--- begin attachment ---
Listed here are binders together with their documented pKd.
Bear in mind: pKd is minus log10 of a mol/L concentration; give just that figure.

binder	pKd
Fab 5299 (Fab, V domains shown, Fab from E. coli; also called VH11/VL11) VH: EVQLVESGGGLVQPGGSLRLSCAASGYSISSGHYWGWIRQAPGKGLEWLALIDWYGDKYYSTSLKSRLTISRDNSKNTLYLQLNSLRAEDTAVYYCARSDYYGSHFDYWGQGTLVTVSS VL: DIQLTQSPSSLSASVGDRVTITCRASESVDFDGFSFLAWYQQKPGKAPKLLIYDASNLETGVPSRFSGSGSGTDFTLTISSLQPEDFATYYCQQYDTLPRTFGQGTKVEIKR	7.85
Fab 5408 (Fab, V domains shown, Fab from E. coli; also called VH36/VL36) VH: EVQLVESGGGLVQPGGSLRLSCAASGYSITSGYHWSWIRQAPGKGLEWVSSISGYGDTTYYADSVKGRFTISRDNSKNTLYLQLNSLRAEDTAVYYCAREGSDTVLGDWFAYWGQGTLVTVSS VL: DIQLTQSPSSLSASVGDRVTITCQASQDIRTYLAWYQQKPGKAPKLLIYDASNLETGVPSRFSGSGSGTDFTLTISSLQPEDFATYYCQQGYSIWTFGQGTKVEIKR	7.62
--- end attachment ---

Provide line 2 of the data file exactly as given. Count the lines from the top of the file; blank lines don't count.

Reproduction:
Bear in mind: pKd is minus log10 of a mol/L concentration; give just that figure.